1. Quesadillas by Juan Pablos Villalobos
I really enjoyed this quick little angry rant. Juan Pablo Villalobos is brilliant, witty, and dark. Quesadillas is a novella taking place in a small town in Mexico, featuring a 13-year-old boy that feels very much like the author's young self. This may be due in large part to the fact that the novel is supposed to be written by the boy, but 20'ish years later. Consequently, the narrator has the vocabulary and awareness of someone in their 30s, but the telling of the story itself has the maturity of a teen.
It's fun, funny (laugh-out-loud funny), smart, dark, and thought provoking. While poking at his own country of origin, Villalobos also opens the window into the inner-workings, thought processes, and difficulties of the poor/middle-class-poor of Mexico's rural communities.
Villalobos plays around with the magical realism that his country is known for, while still keeping his head above waters with a psychological smirk on his face. It was a pleasure reading Quesadillas.
Definitely recommend, but with the "warning" that the narrator is dark and crass. Very crass. But funny. FOUR of five stars.
2. The Casual Vacancy by JK Rowling
Ahh, I think I've been avoiding this review.
In two words, I would say this book is "Devastating Masterpiece." It's devastating. It's brilliant. And, oh, by the way, it is NOTHING like Harry Potter.
As I've said to many people since finishing the book, it's best to think about this as by a different author altogether. Trying to put the Rowling-you-know into this book just creates a disjointedness that is hard to reconcile. Take it separately.
Rowling has a knack for characters. I really don't know how she does it. She has created a world of peoples inside this tiny English village abutting a city that you feel like you know. The "main characters" range in age from their mid-teens to their mid-sixties or seventies... And they're all just as believable as the next. And they are all so very very flawed.
Superficially, this book is about someone dying in this small town in England, leaving open a vacancy in the town government. What happens next is a whirlwind of activity as the two "sides" in the town vie for the open seat.
In this book, you name it and Rowling's probably covered it. Assuming what you're naming is dark and desperate. While I disagree that she felt the need to "prove herself" by covering so much hard and gritty ground, as some reviewers had suggested, it did almost feel at times as if the darker side of life was fighting to get out, and it all landed in this book. I mean, seriously: drugs, sex, rape, adultery, jealousy, hatred, fear, abuse, etc. It's there.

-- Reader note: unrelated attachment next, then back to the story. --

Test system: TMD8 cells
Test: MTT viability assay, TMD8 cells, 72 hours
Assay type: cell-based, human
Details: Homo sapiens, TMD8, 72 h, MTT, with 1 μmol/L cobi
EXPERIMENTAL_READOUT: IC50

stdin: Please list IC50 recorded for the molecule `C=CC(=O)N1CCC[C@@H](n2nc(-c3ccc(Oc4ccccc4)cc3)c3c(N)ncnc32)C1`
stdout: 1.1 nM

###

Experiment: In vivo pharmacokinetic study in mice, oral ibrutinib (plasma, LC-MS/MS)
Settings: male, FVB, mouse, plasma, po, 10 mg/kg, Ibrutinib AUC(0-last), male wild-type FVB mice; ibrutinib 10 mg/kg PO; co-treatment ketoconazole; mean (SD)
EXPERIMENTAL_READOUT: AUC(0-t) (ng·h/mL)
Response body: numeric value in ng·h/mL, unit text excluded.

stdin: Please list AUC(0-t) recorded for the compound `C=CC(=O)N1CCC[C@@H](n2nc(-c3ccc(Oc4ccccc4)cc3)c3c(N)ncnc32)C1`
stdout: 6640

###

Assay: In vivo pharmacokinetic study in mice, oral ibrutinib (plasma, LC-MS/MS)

Nevertheless, somehow Rowing creates a story about the human condition of hope. With peoples you know. And in this normal, run-of-the-mill life story, extraordinary circumstances occur. Brilliant. Devastating. Hopeful.
FOUR AND A HALF of five stars (but inching toward 5, so 5 on those sites w/o half stars :))
3. The True Meaning of Smekday by Adam Rex
Wonderful elementary and middle-school level book. Highly recommended.
The protagonist is an eighth grader who has lost her mother to an alien invasion.
The book takes the form of an essay being written by the girl to explain what Smekday really means to her... The winner will have their essay included in a time capsule to be opened 100 years in the future.
So Gratuity ("Tip") Tucci begins her story. She's funny, witty, and mature, while still having the light-heartedness and hopefulness of a, well, a middle-schooler.
She first goes into the "what happened"... then the "what next" when her teacher urges her to include more personal reflection.
Tip, her alien (Boov) compadre "J-Lo," and her cat all set out to first save themselves and then to save the world.
It's light, fun, quick, and cute. It's original, thoughtful, and funny. Well-populated by a wide variety of characters with their own personalities, this book is a gem that I'm glad I've discovered!
Definitely recommend for elementary (high level) and middle school readers looking for something new...
FOUR of five stars.
4. 84, Charing Cross Road by Helene Hanff
I am so glad this was recommended to me. What an absolutely lovely collection of letters.
I had no idea what this was about when I started reading it. I did not know that it was an actual series of correspondence (or, portions of it) between two actual people in an actual life.
Helene Hanff, a write in New York, begins her correspondence to the bookstore at 84 Charing Cross Road in London in 1949, seeking a better set and quality of books than what she has been able to find locally.
Frank Doel takes on the task of fulfilling Helene's requests and corresponding with her.
What develops, however, is a real 20-year friendship between not only Frank and Helene, but several other bookstore employees and their family members.
It is at times funny, at times moving, and always just lovely. I loved this book. I highly recommend to anyone who loves books!
FIVE of five stars.
**Note: I was so eager to see the movie (made in the late 70s) after reading this book.... Ultimately, it was also lovely, but it took more than half the movie for me to adjust my expectations of who the characters were... In my mind, there was more of a playfulness to the people than the movie portrayed. Although I don't recommend against the movie, perhaps following up with the movie right after finishing the book wasn't my best move...